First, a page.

The JOAT 50 Song Countdown is a blog series where every weekday for 10 weeks I am posting a brand new long form essay where I have ranked and written about my 50 favorite songs of all-time. From Adele to Zac Brown Band, Patsy Cline to Plasma Canvas, Ludacris to Rise Against, this series offers a personal essay about the 50 songs that hit me the absolute hardest.
I graduated in the year 2000. I voted for this song as our class song, even though I don’t think it was nominated. I just did my own write-in vote. Here we are about to graduate and move onto the next phase of life, but I still made crank calls with my friends and once got distracted while a girl was taking off my pants that led to hilarious tension immediately thereafter. Was I an adult? Was I still a kid? Both? Neither? I didn’t fucking know. What’s my age again?
You know what our actual class song was? “Two Thousand Years” by Billy Joel, a choice I refuse to believe literally anyone our age would ever vote for. Billy Joel is probably the most “adult” mainstream recording artist I can think of except for maybe Celine Dion. What kind of high school kid in the year 2000 gets excited for the song stylings of 51 year-old Billy Joel and his dumbass song from fucking 1993? What a load.
It also bears mention that immediately following the Uber ride where I paid the driver $15 to play “Saturday” by Ludacris, our new friends were litigating some of their ancient history and arguing again about who failed to procure Billy Joel tickets when he played Wrigley Field. I apparently looked annoyed and they thought I was irritated that this was like the 3rd time I’d heard about this disagreement in the 5 hours I’d been there. I didn’t give a shit about that; I truly couldn’t believe they were arguing about Billy fucking Joel.
Billy Joel sucks. I don’t like his music. I don’t like his sensibility. I don’t like his writing. I don’t like his dumb face. I just listened to “Two Thousand Years” again for the first time since I was forced to hear it for the first and (up to that point) only time in my life at graduation, and, unsurprisingly, it sucks absolute shit. I ripped into Billy Joel for approximately the next 10 minutes to the group’s surprising delight and amusement and concluded with this, “Which ever one of you technically fucked up here should get a medal for saving you all so much goddamn money. I can’t think of a worse way of spending $800 than having to sit through two hours of this shit merchant. Congrats on doing literally anything else.”
Enema of the State, Blink’s third album, is how the year 2000 actually sounds. I went to Spain for three weeks that Spring with other members of the AP Spanish class, sat next to my friend Chris on the plane, borrowed this CD from him, fell in love with it, and then never gave it back (Sorry, Chris). Pop punk was everywhere and these guys were the kings.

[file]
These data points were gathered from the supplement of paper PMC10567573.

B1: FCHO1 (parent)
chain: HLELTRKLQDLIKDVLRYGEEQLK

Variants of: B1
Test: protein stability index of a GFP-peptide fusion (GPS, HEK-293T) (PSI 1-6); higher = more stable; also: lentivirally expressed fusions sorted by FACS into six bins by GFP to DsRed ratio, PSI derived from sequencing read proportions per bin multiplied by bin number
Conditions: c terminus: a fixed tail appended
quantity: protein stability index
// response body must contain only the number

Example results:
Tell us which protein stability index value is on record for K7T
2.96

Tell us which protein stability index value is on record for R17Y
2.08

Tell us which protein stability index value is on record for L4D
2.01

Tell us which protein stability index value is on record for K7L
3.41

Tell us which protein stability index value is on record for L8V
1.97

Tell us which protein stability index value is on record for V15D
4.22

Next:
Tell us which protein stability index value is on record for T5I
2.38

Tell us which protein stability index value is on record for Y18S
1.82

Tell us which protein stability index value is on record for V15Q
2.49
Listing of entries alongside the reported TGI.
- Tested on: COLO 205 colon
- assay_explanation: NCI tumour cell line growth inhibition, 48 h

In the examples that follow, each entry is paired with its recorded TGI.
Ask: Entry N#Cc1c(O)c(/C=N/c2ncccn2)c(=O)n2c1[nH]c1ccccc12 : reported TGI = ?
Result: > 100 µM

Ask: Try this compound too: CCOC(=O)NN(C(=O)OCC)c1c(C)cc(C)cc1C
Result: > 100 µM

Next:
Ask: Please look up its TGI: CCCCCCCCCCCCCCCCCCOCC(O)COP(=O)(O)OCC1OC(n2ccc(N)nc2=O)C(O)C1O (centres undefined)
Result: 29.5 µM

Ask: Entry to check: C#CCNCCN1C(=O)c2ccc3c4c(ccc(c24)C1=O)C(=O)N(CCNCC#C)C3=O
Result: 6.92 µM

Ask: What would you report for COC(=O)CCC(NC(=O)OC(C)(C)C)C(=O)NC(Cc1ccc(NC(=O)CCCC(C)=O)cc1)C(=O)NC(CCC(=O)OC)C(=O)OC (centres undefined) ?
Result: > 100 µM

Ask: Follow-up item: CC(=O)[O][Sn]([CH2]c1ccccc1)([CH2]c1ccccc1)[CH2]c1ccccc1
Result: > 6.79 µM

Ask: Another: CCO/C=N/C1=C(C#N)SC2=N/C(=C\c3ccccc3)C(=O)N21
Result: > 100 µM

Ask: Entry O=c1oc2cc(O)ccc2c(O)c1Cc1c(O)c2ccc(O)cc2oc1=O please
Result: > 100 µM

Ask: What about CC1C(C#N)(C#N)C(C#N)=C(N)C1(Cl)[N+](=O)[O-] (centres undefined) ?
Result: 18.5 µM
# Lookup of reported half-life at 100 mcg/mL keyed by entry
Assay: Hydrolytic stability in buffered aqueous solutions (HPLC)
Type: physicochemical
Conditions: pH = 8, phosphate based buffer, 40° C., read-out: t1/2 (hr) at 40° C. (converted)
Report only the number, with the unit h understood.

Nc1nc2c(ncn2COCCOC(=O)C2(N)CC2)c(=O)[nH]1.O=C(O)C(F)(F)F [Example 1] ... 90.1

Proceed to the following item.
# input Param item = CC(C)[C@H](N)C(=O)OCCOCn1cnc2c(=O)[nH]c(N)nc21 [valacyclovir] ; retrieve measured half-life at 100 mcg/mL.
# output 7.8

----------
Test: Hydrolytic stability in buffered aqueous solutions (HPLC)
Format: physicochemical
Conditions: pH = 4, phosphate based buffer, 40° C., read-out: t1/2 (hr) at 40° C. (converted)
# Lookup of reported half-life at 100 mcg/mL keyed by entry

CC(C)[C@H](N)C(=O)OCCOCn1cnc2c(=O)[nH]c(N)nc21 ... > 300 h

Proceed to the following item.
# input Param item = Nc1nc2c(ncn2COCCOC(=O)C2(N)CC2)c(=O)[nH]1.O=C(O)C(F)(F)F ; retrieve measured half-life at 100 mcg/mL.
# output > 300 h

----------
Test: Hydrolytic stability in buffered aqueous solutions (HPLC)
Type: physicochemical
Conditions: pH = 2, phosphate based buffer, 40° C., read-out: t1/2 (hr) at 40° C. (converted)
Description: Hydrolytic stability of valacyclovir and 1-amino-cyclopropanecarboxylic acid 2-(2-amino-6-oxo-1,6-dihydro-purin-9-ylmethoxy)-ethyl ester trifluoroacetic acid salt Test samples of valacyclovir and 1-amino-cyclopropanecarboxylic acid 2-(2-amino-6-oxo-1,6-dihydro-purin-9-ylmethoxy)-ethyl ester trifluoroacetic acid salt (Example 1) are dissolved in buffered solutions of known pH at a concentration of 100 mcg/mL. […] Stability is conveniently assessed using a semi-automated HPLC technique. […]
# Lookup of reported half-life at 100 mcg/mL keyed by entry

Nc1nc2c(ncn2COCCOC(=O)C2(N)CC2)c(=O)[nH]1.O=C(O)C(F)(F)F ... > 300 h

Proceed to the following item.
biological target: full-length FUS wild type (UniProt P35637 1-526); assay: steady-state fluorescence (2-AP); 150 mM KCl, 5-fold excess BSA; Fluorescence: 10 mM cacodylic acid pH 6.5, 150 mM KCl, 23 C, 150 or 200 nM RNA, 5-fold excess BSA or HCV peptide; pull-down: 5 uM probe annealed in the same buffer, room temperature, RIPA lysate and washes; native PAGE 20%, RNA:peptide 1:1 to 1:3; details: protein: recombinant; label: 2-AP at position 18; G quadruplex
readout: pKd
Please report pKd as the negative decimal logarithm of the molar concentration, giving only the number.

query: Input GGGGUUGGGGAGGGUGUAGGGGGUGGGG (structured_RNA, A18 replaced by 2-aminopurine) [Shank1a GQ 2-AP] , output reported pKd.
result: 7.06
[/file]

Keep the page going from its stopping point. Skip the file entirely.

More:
It was a perfect soundtrack to a moment. Y2K came and went with little disruption. The stock market was kicking ass and the economy was sound and growing. Our outgoing president was forcing us all to have hilariously weird conversations about fellatio and cigars. And the country was enrobed in a pre-9/11 optimism that’s hard to describe to anyone who wasn’t there.
Blink-182 has always had an antic sensibility that I feel deep in my bones. Remember on Seinfeld when Elaine tells Jerry he can’t not be funny? That to me is Blink. Even when they’re serious on a track like “I Miss You” you still get Tom’s hilarious delivery of “Where are you?! And I’m so sorry! I cannot sleep, I cannot dream tonight!” Great song, but I didn’t even have to tell you to read those lines in Tom’s weird voice, did I? You did it yourself.
They’re foul-mouthed and raunchy. They’re deeply silly. They think and talk about sex all the time. They’re romantics. They’re clearly, obviously, and expressively friends. They just seem like a great deal of fun. It’s how I think of my own best friends. If I had to pick a band that conveys the vibe of my favorite friendships, I would choose Blink-182.
Sometime in the mid-2000s, there was a certain breed of Internet Jerk who threw shade at Blink for their juvenilia and wrote off this album and Dude Ranch for being immature. What the fuck music were they supposed to be making? I’m sure we could ask Billy Joel. But in being totally true to themselves, they ended up writing a couple of masterpiece records. They both reflected the culture and mood of the time, and became emblematic of it. Neat trick. Oh, and their new album One More Time is fantastic and true to who Blink-182 is in 2023 beautifully. These guys have always been extremely themselves, and I appreciate the shit out of them for that even when I don’t really care for the product itself. At least I know they ain’t puttin’ on airs.
The reason a song like “What’s My Age Again?” works at all is because it’s immature. It has exceedingly low stakes. It’s punchy. It moves through you like a warm wind gust on the beach. It shows up, it’s fun, and then it’s over. You can consume a larf of a song like this many, many times in your life without ever getting tired of it. Have you ever been mad when this song hits you in the wild? Of course not.
This should have absolutely been our class song. Fucking two years before Classes of 1998 everywhere in America got to choose “Good Riddance (Time of Your Life)” by Green Day as their song, and did. I’m so jealous because “What’s My Age Again?” was RIGHT THERE for the taking and would have been hilarious in the moment, and brilliant in the future. And instead we got Billy Joel. Man, fuck Billy Joel.
Up next: Halfway through the list now and we’ve only had one ska song? One goddamn ska song? Let’s fix that.